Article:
Increasing the number of Black tech founders in Boston
Second in a series
To encourage more Black entrepreneurs to found businesses in Boston, we need a plan, a champion and a coalition of stakeholders. But we don’t need to reinvent the wheel; we can learn from those who have studied the problem and adopt best practices from cities that have developed successful plans, such as Miami, Atlanta, Los Angeles and Baltimore.
The Kauffman Foundation, the Knight Foundation, the National Venture Capital Association and the Kapor Center have all studied the issue extensively. James Norman, a general partner at Black Operator Ventures and a partner at Transparent Collective, has spoken and written on the topic, including the highly instructional article, “A VC’s Guide to Investing in Black Founders.” I have also previously addressed the issue in “We Must Increase the Number of Black-Founded Tech Companies in Mass. Here’s How.”
In Miami, Mayor Francis Suarez committed to building a tech mecca with a priority on equity. He’s now a fantastic ambassador for Miami’s tech and startup environment and actively recruits and welcomes new people and entities to the city to build the ecosystem. With Black Tech Week, eMerge Americas and the Knight Foundation, Miami is now home to some of the leading voices on diverse and inclusive tech/startup ecosystem building.
In Atlanta, former mayor Kasim Reed worked hard to grow such an ecosystem and ensure the inclusion of people of color. His successor, Keisha Lance Bottoms, continued those efforts. As a result, Black entrepreneurs are increasingly moving to Atlanta to start their companies, and major corporations are moving some operations there to take advantage of the diverse, tech-ready workforce. According to TechCrunch, the city is now known as “a haven for diverse founders and investors.”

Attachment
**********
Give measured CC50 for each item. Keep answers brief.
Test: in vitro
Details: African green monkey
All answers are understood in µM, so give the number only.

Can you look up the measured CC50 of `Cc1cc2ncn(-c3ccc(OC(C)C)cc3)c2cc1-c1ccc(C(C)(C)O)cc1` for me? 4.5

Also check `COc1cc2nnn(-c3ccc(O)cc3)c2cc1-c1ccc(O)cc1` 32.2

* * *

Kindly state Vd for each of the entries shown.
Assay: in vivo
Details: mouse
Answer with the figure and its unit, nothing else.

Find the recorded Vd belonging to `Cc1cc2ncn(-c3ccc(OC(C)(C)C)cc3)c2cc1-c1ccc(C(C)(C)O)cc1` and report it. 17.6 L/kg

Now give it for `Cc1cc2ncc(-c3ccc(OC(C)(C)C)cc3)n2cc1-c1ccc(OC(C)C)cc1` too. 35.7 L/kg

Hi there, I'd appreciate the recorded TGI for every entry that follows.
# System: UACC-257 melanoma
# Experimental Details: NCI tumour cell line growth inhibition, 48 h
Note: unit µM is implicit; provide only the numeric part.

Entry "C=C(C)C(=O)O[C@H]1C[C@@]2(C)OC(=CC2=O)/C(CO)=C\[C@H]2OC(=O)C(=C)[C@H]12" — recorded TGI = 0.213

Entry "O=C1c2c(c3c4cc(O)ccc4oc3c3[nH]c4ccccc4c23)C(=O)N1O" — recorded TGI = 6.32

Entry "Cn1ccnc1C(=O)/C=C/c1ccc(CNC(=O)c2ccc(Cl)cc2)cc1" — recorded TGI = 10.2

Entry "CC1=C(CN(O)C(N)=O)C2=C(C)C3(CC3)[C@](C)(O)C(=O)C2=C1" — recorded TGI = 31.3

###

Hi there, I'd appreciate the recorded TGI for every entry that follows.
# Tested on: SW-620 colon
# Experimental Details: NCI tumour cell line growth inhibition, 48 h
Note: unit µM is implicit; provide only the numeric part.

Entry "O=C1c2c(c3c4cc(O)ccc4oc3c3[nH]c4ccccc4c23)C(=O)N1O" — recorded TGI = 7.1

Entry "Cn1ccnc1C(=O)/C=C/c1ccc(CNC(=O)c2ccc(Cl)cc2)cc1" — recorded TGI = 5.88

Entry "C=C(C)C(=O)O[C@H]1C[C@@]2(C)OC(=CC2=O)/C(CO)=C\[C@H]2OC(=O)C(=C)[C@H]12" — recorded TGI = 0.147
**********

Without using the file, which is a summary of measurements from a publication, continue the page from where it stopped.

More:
Holly Beilin elaborated on the combined public and private efforts in Atlanta in a Hypepotamus article:
“Mayor Reed was directly responsible for nurturing the idea, following a tour of Silicon Valley tech hotspots, that became the corporate-backed, state-supported $18 million Engage fund to accelerate early-stage companies. And he also formed and grew the Women’s Entrepreneurship Initiative (WEI), a city-funded 18-month incubator for 15 women entrepreneurs.”
In Los Angeles, then-mayor Eric Garcetti fostered innovative collaborations aimed at increasing diversity in the local tech/startup scene. The PledgeLA coalition brought local tech leaders and venture capitalists together with the mayor’s office and the Annenberg Foundation to encourage and track diversity, equity and inclusion among LA businesses. In 2021, a task force began addressing pay inequities and raising money to help entrepreneurs of color.
And in Maryland, the Baltimore Integration Partnership issued “Collectively We Rise: The Business Case for Economic Inclusion in Baltimore” in 2018. The report makes the case for economic inclusion and highlights successful strategies employed by local businesses, educational and health care institutions, faith-based organizations and government.
Boston’s lack of a plan is causing us to miss out on investments. Large venture capital funds are opening branches and starting funds in places such as Raleigh/Durham and Atlanta with an eye toward gaining access to new opportunities with Black entrepreneurs. These venture capitalists wrongly assume that their existing Boston offices will source opportunities from Black entrepreneurs. But Jeff Bussgang, a venture capitalist investor, says this assumption might be wrong, given human bias. In “Are VCs Racist? Explaining The Capital Gap,” he cites research from the book “Blindspot: Hidden Biases of Good People” by Anthony Greenwald and Mahzarin Banaji to support his explanation. He contends that the unconscious personal bias of otherwise good people might be inhibiting them from making investments in Black-founded startups.
Given the potential for greater societal good, Boston needs a plan to address the reasons for the market friction that exists between Black entrepreneurs and potential investors. Whether that plan comes from the public or the private sector is less important than making it happen. We can’t leave the market to self-correct at its own pace when the wealth gap is increasing so rapidly.
Ed Gaskin is executive director of Greater Grove Hall Main Streets in Dorchester.